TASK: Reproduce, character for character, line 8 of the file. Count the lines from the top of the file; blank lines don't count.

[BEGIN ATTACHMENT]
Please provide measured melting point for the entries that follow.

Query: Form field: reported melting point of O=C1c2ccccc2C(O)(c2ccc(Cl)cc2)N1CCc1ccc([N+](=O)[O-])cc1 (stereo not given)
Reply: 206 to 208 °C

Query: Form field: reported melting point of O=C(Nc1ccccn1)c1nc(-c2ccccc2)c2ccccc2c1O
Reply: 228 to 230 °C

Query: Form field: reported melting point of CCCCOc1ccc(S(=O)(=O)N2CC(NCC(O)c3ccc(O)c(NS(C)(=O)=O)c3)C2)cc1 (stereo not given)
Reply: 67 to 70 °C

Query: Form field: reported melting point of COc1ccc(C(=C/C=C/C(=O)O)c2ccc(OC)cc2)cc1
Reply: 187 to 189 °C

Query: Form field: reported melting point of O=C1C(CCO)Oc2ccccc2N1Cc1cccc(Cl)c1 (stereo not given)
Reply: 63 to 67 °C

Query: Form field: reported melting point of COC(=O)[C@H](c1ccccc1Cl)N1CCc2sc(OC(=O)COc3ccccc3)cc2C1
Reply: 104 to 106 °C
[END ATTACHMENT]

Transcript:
Query: Form field: reported melting point of COc1ccc(C(=C/C=C/C(=O)O)c2ccc(OC)cc2)cc1